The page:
At this incubator meeting, we had the pleasure of having Brita Loftus and Jill Shanahan from Tapestry Health come in and speak about their needle exchange and Narcan distribution services. Tapestry Health has needle exchange locations in Holyoke and Northampton, and they also do street outreach and distribution in Holyoke. These programs are open Monday through Friday from 8 AM to 4 PM, and primarily serve individuals who are currently using drugs intravenously. Tapestry provides free, new, sterile needles, as well as other supplies such as bleach, sterile water, alcohol wipes, and cotton. Brita and Jill explained that it is important to use a new needle each time a person uses intravenous drugs, and it is important to never share needles, because this can result in issues like HIV, Hepatitis C, abscesses, tissue infections, and collapsed veins. And, due to lack of access, the majority of intravenous drug users share needles and use their needles several times.
Brita and Jill explained that while it may seem counterintuitive to provide drug users with the tools they need to use drugs, this practice is actually hugely beneficial. There are a large number of drug users who are simply not ready to start using yet, and there are not many programs that reduce harm for these active users. Additionally, Tapestry will help individuals access treatment when they decide they want it. Often, Tapestry is the only link that an individual will have to healthcare. As a result of this, individuals who use needle exchanges are actually five times more likely to go to treatment than those who don’t.
Next, Brita and Jill spoke about Tapestry’s Narcan distribution program. Narcan is an opiate antagonist, which means that when given to someone who is overdosing, it rips the heroin off of the opiate receptors in their brain, re-starting their breathing. Narcan can save the life of an individual who is overdosing who would otherwise most likely not survive. Brita and Jill explained that while you can get a prescription for Narcan at a pharmacy, it will be expensive, and that Tapestry actually distributes Narcan for free.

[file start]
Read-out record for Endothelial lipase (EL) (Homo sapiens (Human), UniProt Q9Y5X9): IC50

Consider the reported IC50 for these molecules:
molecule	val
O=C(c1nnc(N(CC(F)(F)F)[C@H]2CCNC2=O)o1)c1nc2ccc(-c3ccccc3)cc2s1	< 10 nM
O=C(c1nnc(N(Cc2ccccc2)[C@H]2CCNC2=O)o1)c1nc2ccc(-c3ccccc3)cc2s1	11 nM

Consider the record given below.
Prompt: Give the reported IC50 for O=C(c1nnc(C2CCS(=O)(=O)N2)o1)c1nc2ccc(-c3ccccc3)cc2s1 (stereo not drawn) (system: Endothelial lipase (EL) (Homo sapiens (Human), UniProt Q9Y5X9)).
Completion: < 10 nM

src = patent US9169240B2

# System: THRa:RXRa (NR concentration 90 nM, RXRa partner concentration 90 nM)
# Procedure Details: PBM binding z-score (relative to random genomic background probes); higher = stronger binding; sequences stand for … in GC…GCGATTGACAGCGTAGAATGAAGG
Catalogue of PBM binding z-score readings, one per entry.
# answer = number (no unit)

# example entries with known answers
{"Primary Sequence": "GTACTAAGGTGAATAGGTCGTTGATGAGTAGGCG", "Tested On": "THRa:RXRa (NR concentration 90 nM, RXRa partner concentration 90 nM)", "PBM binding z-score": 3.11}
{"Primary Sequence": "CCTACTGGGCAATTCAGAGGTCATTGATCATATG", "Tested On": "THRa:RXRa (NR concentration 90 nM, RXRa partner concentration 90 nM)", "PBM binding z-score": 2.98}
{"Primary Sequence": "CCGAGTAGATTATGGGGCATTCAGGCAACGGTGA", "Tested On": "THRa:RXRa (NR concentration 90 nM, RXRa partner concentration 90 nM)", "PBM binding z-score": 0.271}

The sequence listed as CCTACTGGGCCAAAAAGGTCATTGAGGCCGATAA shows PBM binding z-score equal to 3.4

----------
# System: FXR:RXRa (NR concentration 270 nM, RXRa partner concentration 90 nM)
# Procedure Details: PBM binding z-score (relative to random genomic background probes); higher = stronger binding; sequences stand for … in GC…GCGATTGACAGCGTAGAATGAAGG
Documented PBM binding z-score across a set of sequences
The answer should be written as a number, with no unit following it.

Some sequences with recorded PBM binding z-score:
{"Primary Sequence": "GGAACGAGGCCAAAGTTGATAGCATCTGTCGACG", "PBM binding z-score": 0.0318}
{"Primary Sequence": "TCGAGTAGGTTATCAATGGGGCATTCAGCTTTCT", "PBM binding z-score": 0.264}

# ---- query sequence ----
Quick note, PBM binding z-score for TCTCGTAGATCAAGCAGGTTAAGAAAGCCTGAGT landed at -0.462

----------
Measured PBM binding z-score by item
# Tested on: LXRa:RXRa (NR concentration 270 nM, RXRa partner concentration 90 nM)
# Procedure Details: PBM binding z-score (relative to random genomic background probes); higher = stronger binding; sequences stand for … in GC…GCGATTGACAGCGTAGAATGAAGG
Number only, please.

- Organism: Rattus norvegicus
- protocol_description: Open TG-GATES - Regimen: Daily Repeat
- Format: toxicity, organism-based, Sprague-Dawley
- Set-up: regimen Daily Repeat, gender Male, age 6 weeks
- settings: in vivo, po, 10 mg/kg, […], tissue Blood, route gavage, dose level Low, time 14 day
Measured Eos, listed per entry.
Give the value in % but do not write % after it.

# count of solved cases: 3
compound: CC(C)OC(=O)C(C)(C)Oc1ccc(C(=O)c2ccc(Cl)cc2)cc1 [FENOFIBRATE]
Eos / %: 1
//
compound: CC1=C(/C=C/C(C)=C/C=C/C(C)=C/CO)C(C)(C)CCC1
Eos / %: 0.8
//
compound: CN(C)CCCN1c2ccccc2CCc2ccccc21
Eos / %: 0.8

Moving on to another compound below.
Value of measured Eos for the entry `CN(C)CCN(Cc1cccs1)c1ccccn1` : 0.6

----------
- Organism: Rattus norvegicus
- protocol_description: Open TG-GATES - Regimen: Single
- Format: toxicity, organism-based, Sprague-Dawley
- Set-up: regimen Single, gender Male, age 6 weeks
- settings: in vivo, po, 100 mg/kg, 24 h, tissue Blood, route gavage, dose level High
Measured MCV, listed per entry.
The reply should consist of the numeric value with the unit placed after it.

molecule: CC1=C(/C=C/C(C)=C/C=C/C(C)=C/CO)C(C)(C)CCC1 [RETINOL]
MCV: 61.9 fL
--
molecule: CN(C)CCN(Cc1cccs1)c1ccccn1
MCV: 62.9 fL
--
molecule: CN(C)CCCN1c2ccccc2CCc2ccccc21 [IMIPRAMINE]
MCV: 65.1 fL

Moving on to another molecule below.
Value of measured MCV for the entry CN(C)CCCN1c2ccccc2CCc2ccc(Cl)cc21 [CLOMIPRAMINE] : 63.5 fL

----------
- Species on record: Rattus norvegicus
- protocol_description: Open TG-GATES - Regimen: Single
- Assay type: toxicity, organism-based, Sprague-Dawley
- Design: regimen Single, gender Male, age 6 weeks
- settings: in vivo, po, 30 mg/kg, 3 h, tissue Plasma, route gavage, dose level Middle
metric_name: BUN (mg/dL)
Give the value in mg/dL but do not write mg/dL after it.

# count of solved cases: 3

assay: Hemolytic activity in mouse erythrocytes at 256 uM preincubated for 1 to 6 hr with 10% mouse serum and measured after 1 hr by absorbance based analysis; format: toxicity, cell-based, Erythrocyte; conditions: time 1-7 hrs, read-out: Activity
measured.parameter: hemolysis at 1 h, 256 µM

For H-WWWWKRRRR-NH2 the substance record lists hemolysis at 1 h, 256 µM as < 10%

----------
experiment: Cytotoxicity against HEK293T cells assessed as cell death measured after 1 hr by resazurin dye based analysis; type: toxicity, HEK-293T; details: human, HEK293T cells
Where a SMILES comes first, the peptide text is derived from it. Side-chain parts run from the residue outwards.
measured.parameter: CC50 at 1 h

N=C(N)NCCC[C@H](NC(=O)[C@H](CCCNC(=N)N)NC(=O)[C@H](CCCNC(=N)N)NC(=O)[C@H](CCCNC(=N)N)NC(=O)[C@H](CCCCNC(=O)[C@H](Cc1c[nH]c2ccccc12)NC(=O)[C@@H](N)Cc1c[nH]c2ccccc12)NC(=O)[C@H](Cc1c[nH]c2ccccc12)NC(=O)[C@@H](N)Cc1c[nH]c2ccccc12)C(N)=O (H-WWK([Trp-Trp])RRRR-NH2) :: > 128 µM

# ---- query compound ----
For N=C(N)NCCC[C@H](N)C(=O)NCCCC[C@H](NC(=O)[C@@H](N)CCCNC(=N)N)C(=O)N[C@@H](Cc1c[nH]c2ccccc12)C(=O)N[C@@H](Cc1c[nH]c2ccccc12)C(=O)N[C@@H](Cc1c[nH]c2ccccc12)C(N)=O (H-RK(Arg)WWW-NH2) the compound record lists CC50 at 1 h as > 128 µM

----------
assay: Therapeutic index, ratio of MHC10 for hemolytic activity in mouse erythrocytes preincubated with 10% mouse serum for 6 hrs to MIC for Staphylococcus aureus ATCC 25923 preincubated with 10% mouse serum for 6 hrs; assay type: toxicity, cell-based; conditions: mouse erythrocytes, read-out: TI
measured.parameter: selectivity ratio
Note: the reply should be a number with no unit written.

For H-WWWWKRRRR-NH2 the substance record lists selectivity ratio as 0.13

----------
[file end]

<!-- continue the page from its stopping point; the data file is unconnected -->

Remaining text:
Tapestry works to educate the community about overdose risks and prevention, and about how to use Narcan to reverse overdose, distributing Narcan in places like halfway houses, where people are the most vulnerable to overdose. Brita and Jill explained that some of the biggest risks to overdose include mixing drugs, low tolerance due to a period of abstinence, purity of the drug, and using alone. At Tapestry, when a person comes in to get Narcan, they will be educated about these risks and about how to use Narcan, and they have the opportunity to speak to a staff member and create a harm-reduction plan for themselves to try and prevent an overdose. This allows people who are still actively using to come up with a plan for how to stay as safe as possible without using.
At the close of their presentation, Brita and Jill stressed how important it is to alwayscall 911 when someone is overdosing. In Massachusetts, there is a Good Samaritan Law that states that a person who calls 911 about an overdose cannot be prosecuted for criminal charges, and so people should not be scared to call 911 for fear of getting in trouble. Brita and Jill stressed that this small action could save a life, and that that is always worthwhile. We would like to thank Brita, Jill, and Tapestry Health for their wonderful presentation!